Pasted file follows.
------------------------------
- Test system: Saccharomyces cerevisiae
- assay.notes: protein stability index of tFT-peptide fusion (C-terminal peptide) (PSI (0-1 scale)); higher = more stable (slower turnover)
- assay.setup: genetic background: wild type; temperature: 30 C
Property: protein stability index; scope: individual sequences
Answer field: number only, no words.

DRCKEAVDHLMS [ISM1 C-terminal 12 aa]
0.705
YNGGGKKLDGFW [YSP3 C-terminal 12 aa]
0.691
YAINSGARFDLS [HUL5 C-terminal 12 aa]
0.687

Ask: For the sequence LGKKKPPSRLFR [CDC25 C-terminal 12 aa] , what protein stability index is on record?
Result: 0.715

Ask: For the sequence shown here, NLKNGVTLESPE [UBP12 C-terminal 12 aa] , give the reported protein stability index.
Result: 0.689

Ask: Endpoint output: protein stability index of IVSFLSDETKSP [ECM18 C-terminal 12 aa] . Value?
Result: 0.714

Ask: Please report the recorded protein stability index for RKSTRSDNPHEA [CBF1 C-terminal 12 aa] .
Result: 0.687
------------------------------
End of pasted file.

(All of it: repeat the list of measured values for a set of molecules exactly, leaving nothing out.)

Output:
- Test system: Saccharomyces cerevisiae
- assay.notes: protein stability index of tFT-peptide fusion (C-terminal peptide) (PSI (0-1 scale)); higher = more stable (slower turnover)
- assay.setup: genetic background: wild type; temperature: 30 C
Property: protein stability index; scope: individual sequences
Answer field: number only, no words.

DRCKEAVDHLMS [ISM1 C-terminal 12 aa]
0.705
YNGGGKKLDGFW [YSP3 C-terminal 12 aa]
0.691
YAINSGARFDLS [HUL5 C-terminal 12 aa]
0.687

Ask: For the sequence LGKKKPPSRLFR [CDC25 C-terminal 12 aa] , what protein stability index is on record?
Result: 0.715

Ask: For the sequence shown here, NLKNGVTLESPE [UBP12 C-terminal 12 aa] , give the reported protein stability index.
Result: 0.689

Ask: Endpoint output: protein stability index of IVSFLSDETKSP [ECM18 C-terminal 12 aa] . Value?
Result: 0.714

Ask: Please report the recorded protein stability index for RKSTRSDNPHEA [CBF1 C-terminal 12 aa] .
Result: 0.687